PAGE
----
Serious air force people I know laughed at these statement, and my guess is that we will see F-16s up and running in Ukraine sometime in 2023—but the reality was that the Kahl and others making these arguments seemed determined to do what needed to be done to keep Ukraine from getting the aircraft.

Even as late as early last week, the mood music was negative about Ukraine and F-16s, and then boom, in a stunning day, the Biden Administration changed tune and yesterday publicly endorsed the training of Ukrainians to fly the F-16s and, it seems, the transfer of the aircraft as well (whether from US stocks or European allies remains unclear).

The swiftness of the change of direction in the administration is the hallmark of the President himself changing his mind, and if that has happened for such an important issue it has to be meaningful. A number of different issues seem to have combined to swing Biden over to backing F-16s for Ukraine. They are:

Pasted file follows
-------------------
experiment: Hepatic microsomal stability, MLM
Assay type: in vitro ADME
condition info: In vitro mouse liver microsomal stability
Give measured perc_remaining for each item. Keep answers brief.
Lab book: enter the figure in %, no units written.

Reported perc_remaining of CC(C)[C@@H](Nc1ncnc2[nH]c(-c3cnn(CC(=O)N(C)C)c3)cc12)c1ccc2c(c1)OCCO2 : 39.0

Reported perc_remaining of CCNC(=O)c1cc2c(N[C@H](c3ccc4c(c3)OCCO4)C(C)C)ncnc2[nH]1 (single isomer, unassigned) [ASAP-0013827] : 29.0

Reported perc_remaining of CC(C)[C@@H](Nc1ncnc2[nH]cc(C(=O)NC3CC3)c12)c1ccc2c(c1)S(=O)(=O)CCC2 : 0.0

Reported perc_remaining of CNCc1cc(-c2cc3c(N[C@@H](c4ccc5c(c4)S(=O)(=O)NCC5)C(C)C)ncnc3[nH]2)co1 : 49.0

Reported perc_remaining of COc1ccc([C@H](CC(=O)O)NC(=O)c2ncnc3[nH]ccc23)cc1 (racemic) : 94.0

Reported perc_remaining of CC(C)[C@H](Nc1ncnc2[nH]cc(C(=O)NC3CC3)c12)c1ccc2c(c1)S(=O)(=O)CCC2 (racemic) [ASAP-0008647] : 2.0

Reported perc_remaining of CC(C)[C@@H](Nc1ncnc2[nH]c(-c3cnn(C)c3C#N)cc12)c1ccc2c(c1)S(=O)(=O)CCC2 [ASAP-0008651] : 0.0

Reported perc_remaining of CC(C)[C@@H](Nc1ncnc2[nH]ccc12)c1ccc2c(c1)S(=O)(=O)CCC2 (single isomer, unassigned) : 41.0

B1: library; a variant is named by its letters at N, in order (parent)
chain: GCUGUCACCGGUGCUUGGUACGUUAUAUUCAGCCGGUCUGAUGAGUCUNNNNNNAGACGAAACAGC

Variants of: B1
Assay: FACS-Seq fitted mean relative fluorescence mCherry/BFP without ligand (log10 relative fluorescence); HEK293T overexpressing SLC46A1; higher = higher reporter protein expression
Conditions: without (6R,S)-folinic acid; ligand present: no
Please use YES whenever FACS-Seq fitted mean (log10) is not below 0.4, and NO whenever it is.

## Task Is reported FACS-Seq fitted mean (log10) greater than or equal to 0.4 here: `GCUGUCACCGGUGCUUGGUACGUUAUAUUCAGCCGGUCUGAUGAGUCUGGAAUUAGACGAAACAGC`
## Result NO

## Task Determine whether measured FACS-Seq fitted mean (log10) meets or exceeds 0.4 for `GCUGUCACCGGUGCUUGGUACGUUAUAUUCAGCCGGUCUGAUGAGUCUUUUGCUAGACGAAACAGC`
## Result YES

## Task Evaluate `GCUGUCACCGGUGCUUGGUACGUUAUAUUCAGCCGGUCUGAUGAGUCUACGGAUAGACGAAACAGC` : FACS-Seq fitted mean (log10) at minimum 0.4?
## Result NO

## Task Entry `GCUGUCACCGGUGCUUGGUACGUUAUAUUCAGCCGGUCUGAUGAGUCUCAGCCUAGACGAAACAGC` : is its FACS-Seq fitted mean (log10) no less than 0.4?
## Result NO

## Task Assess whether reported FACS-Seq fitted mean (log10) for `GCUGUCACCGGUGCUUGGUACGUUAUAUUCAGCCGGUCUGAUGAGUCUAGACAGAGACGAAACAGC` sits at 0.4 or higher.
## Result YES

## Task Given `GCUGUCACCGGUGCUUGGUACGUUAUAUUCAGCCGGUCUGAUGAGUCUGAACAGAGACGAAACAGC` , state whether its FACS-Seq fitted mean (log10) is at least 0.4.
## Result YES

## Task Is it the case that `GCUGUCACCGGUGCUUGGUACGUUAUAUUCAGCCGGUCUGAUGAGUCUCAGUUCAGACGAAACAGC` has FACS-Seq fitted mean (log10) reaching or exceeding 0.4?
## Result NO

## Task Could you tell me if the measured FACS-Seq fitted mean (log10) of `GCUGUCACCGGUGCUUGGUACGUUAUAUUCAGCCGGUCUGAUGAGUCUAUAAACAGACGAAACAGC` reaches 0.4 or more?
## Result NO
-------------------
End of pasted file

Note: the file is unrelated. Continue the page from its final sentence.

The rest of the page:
1. Europeans were starting to press hard. If this war has revealed anything the old cliche that Europeans are soft and Americans are tough no longer holds. For months now its been Europeans who were more convinced that Ukraine should get F-16s, the sooner the better. The coalition supporting this move was large and growing, including not just Ukraine’s staunch friends in Central/Eastern Europe and the Baltics, but also the UK (very strongly—let me tell you that) and the Netherlands. Indeed the desire that these Europeans had to provide Ukraine with F-16s materially undercut the arguments by those who said that they would be too escalatory. If the countries closer to Ukraine and Russia are less worried about escalation, it helped pull the run from under the blocking group.